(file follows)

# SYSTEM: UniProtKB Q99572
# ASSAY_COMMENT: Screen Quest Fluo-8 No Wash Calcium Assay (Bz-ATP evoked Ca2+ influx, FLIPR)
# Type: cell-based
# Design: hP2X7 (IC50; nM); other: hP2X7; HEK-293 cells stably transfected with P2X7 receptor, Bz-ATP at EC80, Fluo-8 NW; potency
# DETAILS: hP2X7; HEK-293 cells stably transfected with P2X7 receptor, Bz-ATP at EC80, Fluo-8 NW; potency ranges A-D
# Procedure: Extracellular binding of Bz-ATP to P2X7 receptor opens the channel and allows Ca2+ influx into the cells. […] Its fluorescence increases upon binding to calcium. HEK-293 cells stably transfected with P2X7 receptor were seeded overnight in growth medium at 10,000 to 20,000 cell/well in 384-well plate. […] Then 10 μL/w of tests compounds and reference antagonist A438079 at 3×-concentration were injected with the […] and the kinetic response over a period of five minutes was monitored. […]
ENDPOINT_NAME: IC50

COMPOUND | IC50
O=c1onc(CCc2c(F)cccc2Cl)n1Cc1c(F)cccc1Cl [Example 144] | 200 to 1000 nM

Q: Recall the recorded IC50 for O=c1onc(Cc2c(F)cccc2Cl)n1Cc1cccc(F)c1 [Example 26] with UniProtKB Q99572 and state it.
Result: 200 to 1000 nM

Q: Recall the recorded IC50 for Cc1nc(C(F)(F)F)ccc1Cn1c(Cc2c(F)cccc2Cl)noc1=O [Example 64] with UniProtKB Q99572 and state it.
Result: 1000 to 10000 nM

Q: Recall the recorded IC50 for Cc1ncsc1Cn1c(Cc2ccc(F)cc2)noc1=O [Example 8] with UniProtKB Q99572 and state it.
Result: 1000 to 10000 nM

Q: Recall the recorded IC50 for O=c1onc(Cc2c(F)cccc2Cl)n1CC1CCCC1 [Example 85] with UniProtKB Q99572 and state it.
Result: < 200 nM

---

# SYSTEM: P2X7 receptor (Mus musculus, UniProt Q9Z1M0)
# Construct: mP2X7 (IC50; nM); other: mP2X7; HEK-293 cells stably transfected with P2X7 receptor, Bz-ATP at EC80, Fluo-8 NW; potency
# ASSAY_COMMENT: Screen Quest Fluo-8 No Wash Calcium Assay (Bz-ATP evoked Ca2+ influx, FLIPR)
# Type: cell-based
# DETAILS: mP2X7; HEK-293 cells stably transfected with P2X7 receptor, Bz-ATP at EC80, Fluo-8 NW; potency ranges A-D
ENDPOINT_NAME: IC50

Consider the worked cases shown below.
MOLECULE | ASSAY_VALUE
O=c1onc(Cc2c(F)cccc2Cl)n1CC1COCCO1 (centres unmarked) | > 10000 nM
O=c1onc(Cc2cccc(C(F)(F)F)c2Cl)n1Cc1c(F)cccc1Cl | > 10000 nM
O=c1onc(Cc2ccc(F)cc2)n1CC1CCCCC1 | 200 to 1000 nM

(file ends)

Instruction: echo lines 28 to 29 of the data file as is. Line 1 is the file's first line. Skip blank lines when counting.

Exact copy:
O=c1onc(Cc2cccc(C(F)(F)F)c2Cl)n1Cc1c(F)cccc1Cl | > 10000 nM
O=c1onc(Cc2ccc(F)cc2)n1CC1CCCCC1 | 200 to 1000 nM